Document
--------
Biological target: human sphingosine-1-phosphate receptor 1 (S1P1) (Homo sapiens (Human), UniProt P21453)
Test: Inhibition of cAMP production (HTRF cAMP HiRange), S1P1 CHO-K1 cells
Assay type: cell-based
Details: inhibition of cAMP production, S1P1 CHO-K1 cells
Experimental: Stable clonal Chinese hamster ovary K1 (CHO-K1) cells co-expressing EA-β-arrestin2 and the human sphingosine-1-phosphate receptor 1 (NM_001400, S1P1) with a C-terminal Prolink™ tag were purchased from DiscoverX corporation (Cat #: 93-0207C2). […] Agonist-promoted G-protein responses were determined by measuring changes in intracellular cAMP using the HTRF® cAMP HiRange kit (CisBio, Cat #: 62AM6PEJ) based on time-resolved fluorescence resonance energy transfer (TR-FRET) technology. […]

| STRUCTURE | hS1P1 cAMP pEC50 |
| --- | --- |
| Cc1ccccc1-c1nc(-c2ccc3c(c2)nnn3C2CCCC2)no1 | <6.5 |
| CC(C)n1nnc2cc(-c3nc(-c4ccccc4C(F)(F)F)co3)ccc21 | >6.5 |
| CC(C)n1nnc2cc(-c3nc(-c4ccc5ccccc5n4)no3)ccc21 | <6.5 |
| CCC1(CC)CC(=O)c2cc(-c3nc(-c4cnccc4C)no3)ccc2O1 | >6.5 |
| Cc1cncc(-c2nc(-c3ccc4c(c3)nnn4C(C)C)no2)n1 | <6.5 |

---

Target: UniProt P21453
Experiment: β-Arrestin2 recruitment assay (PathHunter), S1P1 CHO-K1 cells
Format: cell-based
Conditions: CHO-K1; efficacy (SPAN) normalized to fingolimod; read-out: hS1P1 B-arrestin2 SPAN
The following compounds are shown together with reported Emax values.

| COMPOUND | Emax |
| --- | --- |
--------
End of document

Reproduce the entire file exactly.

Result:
Biological target: human sphingosine-1-phosphate receptor 1 (S1P1) (Homo sapiens (Human), UniProt P21453)
Test: Inhibition of cAMP production (HTRF cAMP HiRange), S1P1 CHO-K1 cells
Assay type: cell-based
Details: inhibition of cAMP production, S1P1 CHO-K1 cells
Experimental: Stable clonal Chinese hamster ovary K1 (CHO-K1) cells co-expressing EA-β-arrestin2 and the human sphingosine-1-phosphate receptor 1 (NM_001400, S1P1) with a C-terminal Prolink™ tag were purchased from DiscoverX corporation (Cat #: 93-0207C2). […] Agonist-promoted G-protein responses were determined by measuring changes in intracellular cAMP using the HTRF® cAMP HiRange kit (CisBio, Cat #: 62AM6PEJ) based on time-resolved fluorescence resonance energy transfer (TR-FRET) technology. […]

| STRUCTURE | hS1P1 cAMP pEC50 |
| --- | --- |
| Cc1ccccc1-c1nc(-c2ccc3c(c2)nnn3C2CCCC2)no1 | <6.5 |
| CC(C)n1nnc2cc(-c3nc(-c4ccccc4C(F)(F)F)co3)ccc21 | >6.5 |
| CC(C)n1nnc2cc(-c3nc(-c4ccc5ccccc5n4)no3)ccc21 | <6.5 |
| CCC1(CC)CC(=O)c2cc(-c3nc(-c4cnccc4C)no3)ccc2O1 | >6.5 |
| Cc1cncc(-c2nc(-c3ccc4c(c3)nnn4C(C)C)no2)n1 | <6.5 |

---

Target: UniProt P21453
Experiment: β-Arrestin2 recruitment assay (PathHunter), S1P1 CHO-K1 cells
Format: cell-based
Conditions: CHO-K1; efficacy (SPAN) normalized to fingolimod; read-out: hS1P1 B-arrestin2 SPAN
The following compounds are shown together with reported Emax values.

| COMPOUND | Emax |
| --- | --- |